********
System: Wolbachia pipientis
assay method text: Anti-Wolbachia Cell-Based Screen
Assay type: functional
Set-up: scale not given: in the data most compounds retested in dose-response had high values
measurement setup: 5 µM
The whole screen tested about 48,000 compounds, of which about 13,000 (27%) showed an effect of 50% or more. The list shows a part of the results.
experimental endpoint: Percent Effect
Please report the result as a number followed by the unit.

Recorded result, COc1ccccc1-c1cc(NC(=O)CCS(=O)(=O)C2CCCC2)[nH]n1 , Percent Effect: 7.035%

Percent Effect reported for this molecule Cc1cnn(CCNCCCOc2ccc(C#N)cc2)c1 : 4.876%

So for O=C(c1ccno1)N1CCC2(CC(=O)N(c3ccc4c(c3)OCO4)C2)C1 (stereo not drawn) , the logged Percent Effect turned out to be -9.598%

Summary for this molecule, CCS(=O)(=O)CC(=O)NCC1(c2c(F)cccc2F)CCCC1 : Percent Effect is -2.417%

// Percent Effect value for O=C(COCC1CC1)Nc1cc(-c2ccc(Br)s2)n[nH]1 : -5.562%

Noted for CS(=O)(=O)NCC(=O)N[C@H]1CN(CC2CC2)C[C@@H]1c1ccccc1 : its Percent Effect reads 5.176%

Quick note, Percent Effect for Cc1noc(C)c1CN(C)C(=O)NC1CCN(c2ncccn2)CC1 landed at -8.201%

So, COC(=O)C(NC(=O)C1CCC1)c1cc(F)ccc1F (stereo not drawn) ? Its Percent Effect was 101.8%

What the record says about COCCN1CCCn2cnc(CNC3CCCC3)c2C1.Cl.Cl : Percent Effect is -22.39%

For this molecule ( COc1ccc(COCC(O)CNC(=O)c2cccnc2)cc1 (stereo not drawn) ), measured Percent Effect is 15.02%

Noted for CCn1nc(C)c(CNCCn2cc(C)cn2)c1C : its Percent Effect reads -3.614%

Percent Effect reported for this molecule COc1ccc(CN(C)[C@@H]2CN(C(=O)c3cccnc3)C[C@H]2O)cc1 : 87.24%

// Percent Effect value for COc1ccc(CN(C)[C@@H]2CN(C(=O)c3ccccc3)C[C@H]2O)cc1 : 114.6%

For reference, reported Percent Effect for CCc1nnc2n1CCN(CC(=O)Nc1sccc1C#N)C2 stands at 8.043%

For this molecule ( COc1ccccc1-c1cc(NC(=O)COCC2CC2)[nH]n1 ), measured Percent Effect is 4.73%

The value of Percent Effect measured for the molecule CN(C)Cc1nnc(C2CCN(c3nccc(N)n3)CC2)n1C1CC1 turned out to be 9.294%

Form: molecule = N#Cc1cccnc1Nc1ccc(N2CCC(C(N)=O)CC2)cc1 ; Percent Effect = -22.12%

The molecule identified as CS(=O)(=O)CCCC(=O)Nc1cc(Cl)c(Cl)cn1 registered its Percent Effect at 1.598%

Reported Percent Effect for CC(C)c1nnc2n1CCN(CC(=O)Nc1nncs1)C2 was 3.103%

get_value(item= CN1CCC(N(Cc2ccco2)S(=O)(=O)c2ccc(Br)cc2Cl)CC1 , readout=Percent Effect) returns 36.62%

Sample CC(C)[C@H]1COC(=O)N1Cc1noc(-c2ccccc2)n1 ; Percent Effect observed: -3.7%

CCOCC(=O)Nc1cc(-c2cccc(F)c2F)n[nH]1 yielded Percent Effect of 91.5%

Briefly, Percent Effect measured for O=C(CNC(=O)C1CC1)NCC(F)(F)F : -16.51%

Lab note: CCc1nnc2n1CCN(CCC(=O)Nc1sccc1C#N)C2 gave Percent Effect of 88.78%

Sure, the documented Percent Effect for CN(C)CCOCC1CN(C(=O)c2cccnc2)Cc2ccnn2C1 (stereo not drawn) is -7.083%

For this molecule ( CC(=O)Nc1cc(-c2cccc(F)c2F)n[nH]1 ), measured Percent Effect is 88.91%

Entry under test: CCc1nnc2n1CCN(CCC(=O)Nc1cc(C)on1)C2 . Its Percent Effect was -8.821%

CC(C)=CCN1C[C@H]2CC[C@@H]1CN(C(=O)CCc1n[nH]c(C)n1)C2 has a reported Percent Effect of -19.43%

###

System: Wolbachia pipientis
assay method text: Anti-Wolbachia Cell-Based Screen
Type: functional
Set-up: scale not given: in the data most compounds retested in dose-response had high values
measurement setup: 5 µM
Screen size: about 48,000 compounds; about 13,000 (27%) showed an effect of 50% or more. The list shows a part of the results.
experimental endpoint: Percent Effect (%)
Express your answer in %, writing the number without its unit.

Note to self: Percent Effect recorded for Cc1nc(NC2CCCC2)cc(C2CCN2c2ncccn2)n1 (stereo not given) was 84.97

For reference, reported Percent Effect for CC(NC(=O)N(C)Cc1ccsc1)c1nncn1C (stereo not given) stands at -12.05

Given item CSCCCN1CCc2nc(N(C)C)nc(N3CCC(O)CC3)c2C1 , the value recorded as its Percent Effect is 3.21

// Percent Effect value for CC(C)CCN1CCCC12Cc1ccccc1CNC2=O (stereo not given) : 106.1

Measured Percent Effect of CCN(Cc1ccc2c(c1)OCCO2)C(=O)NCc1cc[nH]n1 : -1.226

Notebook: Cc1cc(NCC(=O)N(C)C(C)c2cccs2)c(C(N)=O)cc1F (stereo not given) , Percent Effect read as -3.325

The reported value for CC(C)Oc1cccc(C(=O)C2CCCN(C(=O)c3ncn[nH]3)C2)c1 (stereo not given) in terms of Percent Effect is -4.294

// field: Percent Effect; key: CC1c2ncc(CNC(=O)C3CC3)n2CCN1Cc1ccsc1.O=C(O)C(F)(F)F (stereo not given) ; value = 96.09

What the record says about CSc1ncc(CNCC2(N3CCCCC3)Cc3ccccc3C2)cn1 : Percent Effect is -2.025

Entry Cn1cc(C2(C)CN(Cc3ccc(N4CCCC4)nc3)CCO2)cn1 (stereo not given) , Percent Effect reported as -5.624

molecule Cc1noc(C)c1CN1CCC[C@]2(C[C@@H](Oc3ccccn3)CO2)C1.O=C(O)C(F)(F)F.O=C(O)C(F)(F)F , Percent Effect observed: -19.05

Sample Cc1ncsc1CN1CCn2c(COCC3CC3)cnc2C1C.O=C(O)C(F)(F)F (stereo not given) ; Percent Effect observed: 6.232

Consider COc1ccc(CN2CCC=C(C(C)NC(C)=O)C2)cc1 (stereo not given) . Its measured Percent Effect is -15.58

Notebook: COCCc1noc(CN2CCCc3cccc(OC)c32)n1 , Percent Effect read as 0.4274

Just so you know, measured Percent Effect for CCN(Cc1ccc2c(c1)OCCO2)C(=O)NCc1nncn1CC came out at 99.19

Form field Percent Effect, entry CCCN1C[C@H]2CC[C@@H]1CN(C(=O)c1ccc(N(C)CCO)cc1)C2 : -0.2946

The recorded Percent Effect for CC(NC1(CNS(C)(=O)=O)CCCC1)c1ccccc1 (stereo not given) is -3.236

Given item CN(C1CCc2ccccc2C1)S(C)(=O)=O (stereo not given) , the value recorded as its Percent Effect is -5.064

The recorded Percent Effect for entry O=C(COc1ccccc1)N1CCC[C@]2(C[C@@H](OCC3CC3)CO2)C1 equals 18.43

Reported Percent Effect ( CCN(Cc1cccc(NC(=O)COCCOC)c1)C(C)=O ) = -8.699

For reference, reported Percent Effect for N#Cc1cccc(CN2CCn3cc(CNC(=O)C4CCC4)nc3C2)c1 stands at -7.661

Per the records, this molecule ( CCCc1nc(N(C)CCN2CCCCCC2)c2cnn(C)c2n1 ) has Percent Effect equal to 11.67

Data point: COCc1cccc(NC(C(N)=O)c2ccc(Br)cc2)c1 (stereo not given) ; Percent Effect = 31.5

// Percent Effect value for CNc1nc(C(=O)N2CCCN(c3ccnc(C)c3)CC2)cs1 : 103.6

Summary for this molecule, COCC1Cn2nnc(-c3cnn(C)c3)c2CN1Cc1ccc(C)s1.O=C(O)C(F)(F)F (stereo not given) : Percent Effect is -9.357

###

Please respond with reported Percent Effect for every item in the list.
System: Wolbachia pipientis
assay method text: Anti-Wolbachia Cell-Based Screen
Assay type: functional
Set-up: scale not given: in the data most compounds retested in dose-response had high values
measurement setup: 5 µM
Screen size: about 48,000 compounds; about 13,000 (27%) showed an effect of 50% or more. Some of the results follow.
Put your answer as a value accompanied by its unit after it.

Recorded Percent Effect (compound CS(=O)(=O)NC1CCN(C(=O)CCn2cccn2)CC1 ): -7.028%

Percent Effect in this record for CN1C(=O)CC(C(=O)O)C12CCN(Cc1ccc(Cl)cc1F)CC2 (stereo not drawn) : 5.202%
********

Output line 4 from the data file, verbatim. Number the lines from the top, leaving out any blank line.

Set-up: scale not given: in the data most compounds retested in dose-response had high values